The effects of traumatic brain injuries (TBIs) on children are not fully understood, but a new study is beginning to change that. Researchers at VU University Amsterdam recently found that children who experience TBIs are more likely to struggle with attention than peers who experienced other types of trauma. The findings suggest a form of attention-deficit/hyperactivity disorder (ADHD) may be the result of TBI, even with the injury is relatively mild.
The researchers evaluated children aged 6 to 13. Around two-thirds of the children had experienced a TBI. The injuries varied in severity: some were as mild as a concussion that caused a headache, while others resulted in over 30 minutes of unconsciousness. The remaining one-third of the children had experienced a form of trauma that was not head-related. Approximately six months after the children’s accidents, parents and teachers rated the children’s attention and other health indicators.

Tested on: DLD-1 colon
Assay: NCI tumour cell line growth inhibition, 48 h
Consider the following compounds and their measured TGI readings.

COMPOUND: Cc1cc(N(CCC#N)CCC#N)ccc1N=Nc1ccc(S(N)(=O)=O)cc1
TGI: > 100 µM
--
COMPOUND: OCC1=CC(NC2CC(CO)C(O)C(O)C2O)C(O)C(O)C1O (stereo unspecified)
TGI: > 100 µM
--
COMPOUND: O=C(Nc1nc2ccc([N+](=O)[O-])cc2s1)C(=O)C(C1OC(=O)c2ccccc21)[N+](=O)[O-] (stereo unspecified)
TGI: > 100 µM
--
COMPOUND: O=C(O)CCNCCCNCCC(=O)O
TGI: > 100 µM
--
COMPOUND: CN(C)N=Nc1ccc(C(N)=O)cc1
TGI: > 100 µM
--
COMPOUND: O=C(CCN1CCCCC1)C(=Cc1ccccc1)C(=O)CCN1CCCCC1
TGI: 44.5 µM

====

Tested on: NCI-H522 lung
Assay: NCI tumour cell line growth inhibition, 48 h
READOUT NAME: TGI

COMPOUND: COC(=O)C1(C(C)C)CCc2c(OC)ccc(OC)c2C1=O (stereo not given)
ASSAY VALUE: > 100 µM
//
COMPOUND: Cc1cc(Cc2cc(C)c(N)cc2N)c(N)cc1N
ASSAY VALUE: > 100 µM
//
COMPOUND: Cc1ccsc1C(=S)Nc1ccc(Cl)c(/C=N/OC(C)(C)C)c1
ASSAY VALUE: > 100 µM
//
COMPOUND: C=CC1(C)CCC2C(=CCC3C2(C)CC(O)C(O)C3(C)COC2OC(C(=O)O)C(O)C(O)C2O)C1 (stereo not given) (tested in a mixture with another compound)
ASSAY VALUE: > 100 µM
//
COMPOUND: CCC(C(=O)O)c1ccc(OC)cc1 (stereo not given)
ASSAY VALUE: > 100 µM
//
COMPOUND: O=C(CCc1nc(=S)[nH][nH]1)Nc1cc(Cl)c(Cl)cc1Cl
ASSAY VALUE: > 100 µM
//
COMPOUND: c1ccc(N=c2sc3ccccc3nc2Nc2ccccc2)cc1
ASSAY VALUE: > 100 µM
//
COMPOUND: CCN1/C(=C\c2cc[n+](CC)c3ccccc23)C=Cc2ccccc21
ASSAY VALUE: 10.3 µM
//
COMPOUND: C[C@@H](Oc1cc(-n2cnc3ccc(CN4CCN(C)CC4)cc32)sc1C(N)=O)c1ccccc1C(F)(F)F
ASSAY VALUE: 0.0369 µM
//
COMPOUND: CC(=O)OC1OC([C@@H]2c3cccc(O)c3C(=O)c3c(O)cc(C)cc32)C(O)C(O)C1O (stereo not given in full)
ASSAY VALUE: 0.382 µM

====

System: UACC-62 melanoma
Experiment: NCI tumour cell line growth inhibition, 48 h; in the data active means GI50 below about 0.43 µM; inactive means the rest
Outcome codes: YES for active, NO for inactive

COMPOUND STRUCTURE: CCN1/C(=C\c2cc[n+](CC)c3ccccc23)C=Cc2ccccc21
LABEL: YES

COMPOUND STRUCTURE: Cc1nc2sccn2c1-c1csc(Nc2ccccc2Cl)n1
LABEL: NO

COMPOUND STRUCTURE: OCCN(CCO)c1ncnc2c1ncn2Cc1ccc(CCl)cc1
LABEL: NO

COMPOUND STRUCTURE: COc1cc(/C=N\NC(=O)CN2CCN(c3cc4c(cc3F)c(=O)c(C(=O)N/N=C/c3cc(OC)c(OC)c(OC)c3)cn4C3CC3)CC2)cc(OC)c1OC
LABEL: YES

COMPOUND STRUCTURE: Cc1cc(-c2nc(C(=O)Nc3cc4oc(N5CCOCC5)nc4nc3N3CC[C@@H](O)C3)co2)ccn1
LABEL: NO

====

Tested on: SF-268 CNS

Children who had experienced a TBI were more often rated as having lapses in attention, anxiety issues, and slower processing speed than children who had not experienced a TBI. The researchers point out that the effects of TBI on attention are not immediate and are often not apparent until long after the initial injury. Study author Marsh Konigs, doctoral candidate at VU University Amsterdam, says that the behavior of children with TBIs can be characterized by “very short lapses in focus, causing children to be slower.”
The results appear to confirm a theory that victims of TBI have a type of “secondary” ADHD. These findings could aid in identifying children at-risk for academic or interpersonal issues.
This research is published in the journal Pediatrics.
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